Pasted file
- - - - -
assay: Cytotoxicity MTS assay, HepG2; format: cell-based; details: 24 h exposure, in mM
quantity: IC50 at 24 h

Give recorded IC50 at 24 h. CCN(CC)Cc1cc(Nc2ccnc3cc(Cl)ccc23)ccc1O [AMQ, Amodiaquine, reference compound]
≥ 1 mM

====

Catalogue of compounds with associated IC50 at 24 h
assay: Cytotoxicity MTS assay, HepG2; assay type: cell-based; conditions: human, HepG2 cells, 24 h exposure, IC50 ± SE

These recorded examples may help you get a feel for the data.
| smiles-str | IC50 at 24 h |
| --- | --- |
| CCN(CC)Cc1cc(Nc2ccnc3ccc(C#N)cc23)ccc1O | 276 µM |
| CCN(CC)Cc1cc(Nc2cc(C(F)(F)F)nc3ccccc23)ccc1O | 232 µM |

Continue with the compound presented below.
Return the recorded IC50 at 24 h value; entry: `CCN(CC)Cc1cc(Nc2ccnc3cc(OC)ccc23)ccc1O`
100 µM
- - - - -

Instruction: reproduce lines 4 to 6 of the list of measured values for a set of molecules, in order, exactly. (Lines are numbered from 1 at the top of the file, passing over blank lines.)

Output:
≥ 1 mM

====

Catalogue of compounds with associated IC50 at 24 h